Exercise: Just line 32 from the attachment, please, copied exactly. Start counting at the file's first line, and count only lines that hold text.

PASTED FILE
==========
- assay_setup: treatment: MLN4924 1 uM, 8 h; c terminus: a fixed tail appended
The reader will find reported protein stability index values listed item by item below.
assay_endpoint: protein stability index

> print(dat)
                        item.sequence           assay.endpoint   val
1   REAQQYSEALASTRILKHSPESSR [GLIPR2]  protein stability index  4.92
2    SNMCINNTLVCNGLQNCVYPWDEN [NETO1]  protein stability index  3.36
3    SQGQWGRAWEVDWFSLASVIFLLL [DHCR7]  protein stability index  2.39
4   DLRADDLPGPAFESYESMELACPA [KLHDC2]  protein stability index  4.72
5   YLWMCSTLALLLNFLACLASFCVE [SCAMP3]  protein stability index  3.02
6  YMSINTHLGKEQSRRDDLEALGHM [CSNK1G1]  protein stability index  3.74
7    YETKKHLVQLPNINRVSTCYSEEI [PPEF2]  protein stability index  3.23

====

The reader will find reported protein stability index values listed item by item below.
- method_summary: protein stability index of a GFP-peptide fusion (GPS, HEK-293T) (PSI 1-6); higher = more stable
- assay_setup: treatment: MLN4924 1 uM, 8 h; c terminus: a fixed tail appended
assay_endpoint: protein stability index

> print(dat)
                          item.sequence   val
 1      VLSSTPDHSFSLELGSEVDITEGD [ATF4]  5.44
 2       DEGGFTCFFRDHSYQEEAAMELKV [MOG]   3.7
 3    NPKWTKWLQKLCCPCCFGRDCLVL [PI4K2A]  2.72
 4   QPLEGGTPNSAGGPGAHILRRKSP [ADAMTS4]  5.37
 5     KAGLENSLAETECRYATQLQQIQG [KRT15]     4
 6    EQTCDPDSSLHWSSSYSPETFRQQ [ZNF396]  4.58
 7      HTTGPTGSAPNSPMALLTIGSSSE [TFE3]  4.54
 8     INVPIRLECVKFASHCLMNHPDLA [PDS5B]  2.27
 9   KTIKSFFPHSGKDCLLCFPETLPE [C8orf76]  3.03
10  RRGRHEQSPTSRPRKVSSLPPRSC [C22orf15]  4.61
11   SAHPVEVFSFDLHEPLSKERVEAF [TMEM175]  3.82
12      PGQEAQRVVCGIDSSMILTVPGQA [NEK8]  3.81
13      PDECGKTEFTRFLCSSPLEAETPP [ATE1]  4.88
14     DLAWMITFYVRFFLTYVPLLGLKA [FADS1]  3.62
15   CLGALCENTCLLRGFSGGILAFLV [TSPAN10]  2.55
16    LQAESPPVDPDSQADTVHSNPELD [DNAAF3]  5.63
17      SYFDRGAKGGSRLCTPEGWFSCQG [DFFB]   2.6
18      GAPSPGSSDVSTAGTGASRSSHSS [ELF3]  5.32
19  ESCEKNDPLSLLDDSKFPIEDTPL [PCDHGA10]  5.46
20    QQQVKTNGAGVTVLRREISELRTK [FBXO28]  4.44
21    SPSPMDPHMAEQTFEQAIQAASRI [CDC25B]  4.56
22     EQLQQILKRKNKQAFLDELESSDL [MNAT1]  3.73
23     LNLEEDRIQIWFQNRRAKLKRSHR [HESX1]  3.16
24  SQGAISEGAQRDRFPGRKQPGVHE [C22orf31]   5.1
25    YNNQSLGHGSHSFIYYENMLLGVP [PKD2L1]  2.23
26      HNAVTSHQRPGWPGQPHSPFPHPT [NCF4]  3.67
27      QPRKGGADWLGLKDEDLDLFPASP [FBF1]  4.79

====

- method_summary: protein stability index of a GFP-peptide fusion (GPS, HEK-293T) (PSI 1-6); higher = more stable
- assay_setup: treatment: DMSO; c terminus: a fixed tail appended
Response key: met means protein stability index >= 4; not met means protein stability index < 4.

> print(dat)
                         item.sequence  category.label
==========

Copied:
13      PDECGKTEFTRFLCSSPLEAETPP [ATE1]  4.88